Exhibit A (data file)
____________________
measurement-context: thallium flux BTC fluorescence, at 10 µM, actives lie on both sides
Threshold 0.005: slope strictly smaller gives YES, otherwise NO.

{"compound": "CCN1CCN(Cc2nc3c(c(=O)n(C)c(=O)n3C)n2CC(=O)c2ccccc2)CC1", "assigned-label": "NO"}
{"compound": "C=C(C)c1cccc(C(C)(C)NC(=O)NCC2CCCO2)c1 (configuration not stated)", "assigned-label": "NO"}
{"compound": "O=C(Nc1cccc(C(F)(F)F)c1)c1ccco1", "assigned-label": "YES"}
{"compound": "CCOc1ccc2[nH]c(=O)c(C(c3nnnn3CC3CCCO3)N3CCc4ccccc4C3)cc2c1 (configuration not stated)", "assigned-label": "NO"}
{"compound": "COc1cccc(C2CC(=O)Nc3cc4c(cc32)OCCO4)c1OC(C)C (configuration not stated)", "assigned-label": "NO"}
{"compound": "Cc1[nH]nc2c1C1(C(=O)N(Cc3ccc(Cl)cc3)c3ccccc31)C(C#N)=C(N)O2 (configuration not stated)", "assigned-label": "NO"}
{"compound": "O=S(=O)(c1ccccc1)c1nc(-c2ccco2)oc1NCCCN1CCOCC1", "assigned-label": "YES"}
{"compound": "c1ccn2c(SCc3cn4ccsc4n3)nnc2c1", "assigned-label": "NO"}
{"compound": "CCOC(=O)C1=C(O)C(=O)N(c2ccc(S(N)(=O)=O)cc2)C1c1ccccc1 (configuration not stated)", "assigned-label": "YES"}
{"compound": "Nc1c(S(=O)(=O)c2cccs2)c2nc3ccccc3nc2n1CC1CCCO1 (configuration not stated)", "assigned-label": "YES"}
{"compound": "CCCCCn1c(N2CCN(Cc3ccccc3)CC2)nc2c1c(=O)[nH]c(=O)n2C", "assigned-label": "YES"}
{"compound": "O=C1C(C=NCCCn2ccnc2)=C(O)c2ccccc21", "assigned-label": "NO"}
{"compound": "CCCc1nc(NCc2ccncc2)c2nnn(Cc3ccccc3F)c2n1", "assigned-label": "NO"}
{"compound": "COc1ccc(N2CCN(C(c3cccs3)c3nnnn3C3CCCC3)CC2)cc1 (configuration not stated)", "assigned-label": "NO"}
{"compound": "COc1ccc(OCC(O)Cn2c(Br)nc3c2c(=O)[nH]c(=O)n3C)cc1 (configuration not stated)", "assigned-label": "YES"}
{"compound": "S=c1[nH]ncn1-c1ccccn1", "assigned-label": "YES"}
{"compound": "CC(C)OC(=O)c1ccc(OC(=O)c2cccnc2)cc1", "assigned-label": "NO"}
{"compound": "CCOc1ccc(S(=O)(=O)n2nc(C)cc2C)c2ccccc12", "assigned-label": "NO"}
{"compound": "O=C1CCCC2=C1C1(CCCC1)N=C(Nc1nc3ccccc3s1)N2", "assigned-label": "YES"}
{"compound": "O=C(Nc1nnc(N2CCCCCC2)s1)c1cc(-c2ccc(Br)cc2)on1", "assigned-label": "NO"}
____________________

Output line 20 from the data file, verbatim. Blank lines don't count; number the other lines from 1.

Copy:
{"compound": "CCOc1ccc(S(=O)(=O)n2nc(C)cc2C)c2ccccc12", "assigned-label": "NO"}